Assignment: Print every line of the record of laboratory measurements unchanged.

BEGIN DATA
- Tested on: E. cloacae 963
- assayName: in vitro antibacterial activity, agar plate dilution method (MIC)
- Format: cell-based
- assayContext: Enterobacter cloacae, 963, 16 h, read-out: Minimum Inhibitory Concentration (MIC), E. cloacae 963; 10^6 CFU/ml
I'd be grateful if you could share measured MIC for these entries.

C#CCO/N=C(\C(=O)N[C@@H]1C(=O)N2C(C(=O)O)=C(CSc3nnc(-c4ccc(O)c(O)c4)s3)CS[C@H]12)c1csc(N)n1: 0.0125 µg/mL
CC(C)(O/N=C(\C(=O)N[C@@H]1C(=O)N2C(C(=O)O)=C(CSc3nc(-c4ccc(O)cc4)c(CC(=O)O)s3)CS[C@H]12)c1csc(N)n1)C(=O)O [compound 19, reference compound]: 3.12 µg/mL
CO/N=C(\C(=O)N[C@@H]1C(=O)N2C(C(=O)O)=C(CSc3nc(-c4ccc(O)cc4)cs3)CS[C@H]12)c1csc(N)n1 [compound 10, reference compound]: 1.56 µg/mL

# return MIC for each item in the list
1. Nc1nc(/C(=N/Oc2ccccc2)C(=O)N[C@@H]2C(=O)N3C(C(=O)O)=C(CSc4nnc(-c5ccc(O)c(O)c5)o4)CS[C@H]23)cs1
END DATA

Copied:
- Tested on: E. cloacae 963
- assayName: in vitro antibacterial activity, agar plate dilution method (MIC)
- Format: cell-based
- assayContext: Enterobacter cloacae, 963, 16 h, read-out: Minimum Inhibitory Concentration (MIC), E. cloacae 963; 10^6 CFU/ml
I'd be grateful if you could share measured MIC for these entries.

C#CCO/N=C(\C(=O)N[C@@H]1C(=O)N2C(C(=O)O)=C(CSc3nnc(-c4ccc(O)c(O)c4)s3)CS[C@H]12)c1csc(N)n1: 0.0125 µg/mL
CC(C)(O/N=C(\C(=O)N[C@@H]1C(=O)N2C(C(=O)O)=C(CSc3nc(-c4ccc(O)cc4)c(CC(=O)O)s3)CS[C@H]12)c1csc(N)n1)C(=O)O [compound 19, reference compound]: 3.12 µg/mL
CO/N=C(\C(=O)N[C@@H]1C(=O)N2C(C(=O)O)=C(CSc3nc(-c4ccc(O)cc4)cs3)CS[C@H]12)c1csc(N)n1 [compound 10, reference compound]: 1.56 µg/mL

# return MIC for each item in the list
1. Nc1nc(/C(=N/Oc2ccccc2)C(=O)N[C@@H]2C(=O)N3C(C(=O)O)=C(CSc4nnc(-c5ccc(O)c(O)c5)o4)CS[C@H]23)cs1